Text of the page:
How to add brains to generosity

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Four years ago, when Pfizer bought Roger Newton’s company Esperion Therapeutics for $1.3bn, the pharmacologist and co-discoverer of the cholesterol-lowering drug Lipitor was deciding how to use his share of the windfall. “My wife and I had always been philanthr­opic, but we’d never had the ability to do so many things,” Newton says.

His private wealth adviser introduced him to Foundation Source, the Connecticut-based philanthropic advisory firm. With its help, Newton created the Esperance Family Foundation, using 25 per cent of gross proceeds from the company’s sale.

Newton, who lives in Ann Arbor, Michigan, credits Foundation Source with providing the knowledge and administrative ease he needed to run a family foundation. “It was the link between Lehman Brothers and Foundation Source that allowed us to make astute investments,” he says. “I learnt I could work with a central organisation that would do all the accounting and reporting, cut all the checks, collaborate with my bankers and introduce me to a network of foundations with mutual interests.”

Everyone from Aristotle to Andrew Carnegie has bemoaned the challenge of giving away money wisely, and the recent proliferation of specialised non-profit organisations both nationally and abroad presents untold complexity for the more than 75,000 private foundations in the US. With $455bn total assets under management and annual giving of $25.2bn, results-oriented foundations are turning increasingly to philanthropic advisers to help define and implement their charitable goals. Many donors say these advisers allow them to indulge in the joy of giving without getting mired in the minutiae of administration.

Hundreds of philanthropic advisory firms have emerged in the US, and they differ widely in philosophy, capacity and approach. Some pride themselves on custom service for a few ultra-high-net-worth clients. These firms may help foundation members articulate a mission and direct the foundation to a select list of charities based on its strategy. They may direct leadership or financial seminars for family members, and often function as a foundation’s staff, running meetings, assessing grant proposals and playing an ongoing managerial role.

Other philanthropic advisers specialise in research; a foundation with established foci may come to this type of firm to request a white paper on non-profits in its desired space.

Still others, such as Foundation Source, use a scalable, internet-based platform that allows all clients access to a database of non-profit organisations and the ability to seek guidance from a subject expert. Through Foundation Source’s front-end technology, clients see that their back-end needs, such as fiduciary and reporting requirements, are being met.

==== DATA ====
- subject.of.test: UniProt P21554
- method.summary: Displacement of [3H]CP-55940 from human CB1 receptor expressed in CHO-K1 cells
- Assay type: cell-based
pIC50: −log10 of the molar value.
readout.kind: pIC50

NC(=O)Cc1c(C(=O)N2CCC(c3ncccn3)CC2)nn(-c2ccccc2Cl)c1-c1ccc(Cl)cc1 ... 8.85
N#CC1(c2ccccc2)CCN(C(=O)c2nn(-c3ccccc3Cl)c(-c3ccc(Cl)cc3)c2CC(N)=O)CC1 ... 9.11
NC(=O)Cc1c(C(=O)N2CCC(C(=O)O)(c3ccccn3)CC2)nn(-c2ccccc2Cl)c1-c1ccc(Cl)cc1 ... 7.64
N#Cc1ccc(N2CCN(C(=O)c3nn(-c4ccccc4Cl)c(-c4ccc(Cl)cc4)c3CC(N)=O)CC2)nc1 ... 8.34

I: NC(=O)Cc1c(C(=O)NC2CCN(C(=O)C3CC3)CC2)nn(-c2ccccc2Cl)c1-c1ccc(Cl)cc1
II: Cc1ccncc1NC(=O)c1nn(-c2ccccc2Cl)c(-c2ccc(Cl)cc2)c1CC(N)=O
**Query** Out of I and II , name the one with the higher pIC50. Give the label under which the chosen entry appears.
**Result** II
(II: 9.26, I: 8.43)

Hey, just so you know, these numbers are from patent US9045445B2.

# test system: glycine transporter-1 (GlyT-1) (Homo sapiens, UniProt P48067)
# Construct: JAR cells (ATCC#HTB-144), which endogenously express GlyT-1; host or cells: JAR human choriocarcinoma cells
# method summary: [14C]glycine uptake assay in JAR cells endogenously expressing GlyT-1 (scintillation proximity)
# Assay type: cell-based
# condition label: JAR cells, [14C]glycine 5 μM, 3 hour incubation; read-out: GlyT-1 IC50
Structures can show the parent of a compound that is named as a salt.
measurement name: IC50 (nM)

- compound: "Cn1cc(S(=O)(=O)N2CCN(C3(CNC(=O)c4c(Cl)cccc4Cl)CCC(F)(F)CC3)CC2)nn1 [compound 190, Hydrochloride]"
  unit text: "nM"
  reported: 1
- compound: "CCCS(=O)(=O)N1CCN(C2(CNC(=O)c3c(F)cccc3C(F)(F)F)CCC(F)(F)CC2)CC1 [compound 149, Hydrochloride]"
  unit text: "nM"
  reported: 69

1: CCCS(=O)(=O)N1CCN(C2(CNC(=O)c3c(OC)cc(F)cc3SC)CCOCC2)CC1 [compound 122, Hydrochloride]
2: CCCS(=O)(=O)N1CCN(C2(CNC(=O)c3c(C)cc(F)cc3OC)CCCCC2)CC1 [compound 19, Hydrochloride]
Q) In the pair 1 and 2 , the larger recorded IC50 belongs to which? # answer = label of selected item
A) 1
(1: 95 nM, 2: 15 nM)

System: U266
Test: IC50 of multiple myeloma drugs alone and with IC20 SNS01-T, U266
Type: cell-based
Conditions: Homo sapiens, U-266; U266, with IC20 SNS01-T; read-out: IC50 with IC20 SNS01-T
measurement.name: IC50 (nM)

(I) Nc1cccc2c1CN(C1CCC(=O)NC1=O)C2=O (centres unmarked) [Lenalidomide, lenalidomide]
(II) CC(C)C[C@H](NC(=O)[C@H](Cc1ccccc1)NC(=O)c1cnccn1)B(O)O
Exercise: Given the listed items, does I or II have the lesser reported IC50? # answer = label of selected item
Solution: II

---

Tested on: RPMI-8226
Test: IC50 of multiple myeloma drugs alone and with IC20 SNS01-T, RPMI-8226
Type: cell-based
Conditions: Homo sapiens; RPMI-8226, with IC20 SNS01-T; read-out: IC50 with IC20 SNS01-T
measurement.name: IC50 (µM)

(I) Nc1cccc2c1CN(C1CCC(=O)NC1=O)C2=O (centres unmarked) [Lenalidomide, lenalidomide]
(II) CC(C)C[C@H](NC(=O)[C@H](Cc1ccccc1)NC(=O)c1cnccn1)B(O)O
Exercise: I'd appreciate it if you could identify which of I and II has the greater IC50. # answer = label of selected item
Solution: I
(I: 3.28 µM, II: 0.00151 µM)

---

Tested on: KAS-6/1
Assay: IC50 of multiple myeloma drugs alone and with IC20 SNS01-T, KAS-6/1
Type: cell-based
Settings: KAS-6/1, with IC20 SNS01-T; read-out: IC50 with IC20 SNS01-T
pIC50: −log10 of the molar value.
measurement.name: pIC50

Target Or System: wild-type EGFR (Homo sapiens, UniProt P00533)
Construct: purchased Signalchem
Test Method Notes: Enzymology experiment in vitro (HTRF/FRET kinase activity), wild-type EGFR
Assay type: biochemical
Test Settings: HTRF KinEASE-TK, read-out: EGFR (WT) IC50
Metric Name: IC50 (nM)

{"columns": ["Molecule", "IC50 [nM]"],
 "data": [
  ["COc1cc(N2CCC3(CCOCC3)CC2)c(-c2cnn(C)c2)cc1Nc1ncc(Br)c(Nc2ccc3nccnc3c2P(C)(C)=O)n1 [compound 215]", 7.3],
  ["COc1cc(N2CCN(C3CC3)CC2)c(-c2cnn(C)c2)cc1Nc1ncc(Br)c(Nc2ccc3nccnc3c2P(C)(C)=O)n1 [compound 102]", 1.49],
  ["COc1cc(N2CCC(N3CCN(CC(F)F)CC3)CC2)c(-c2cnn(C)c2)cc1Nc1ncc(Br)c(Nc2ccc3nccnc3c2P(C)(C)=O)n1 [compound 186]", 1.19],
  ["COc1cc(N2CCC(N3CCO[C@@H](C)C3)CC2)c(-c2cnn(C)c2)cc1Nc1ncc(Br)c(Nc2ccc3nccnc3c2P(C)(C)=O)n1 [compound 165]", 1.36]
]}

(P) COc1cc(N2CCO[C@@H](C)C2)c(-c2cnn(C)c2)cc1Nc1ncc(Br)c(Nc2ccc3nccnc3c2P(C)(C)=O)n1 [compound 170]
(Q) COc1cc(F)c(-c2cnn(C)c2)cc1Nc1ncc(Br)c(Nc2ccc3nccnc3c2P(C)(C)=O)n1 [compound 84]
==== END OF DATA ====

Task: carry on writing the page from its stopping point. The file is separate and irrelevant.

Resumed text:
Methods aside, most philanthropic advisers tout their ability to connect foundations with similar concerns, enabling donors to join forces to potentially greater effect.

“We help our clients think about what they really want to accomplish,” says Doug Mellinger, vice-chairman and co-founder of Foundation Source. “When they first get started, a lot of people don’t know what’s possible; they think it’s just about giving money, and then they learn how strategic philanthropy can be.”

Today’s prosperous are drawn to philanthropic advisers because they are distributing more wealth during their lifetimes, as opposed to issuing a bequest at death. “People are shifting their giving forward,” says Paul Schervish, director of the Center on Wealth and Philanthropy at Boston College. “More wealth holders at a younger age are asking how they can use their money for deeper purposes.”

Melissa Berman, president and chief executive of Rockefeller Philanthropy Advisors in New York, goes further, saying the affluent now feel social pressure to be philanthropic, particularly after Warren Buffett’s decision to donate his fortune to the Gates Foundation. “There is now a powerful expectation that families of growing and significant means should be involved,” Berman says.

But because donors are often still working and may have young families, they lack the time and energy to do research and legwork themselves. When smart charity begins to feel like another full-time job, benefactors turn to philanthropic advisers.

These advisers credit their recent increase in business to a natural evolution in the field of philanthropy, a move away from reactive “chequebook giving” towards tactical plans aimed at specific outcomes. Instead of buying a table at a friend’s charity event, foundations are starting to “think in terms of major projects, not just a portfolio of grants”, Berman says. “They want to build and manage the entire project rather than handing it off to somebody else.”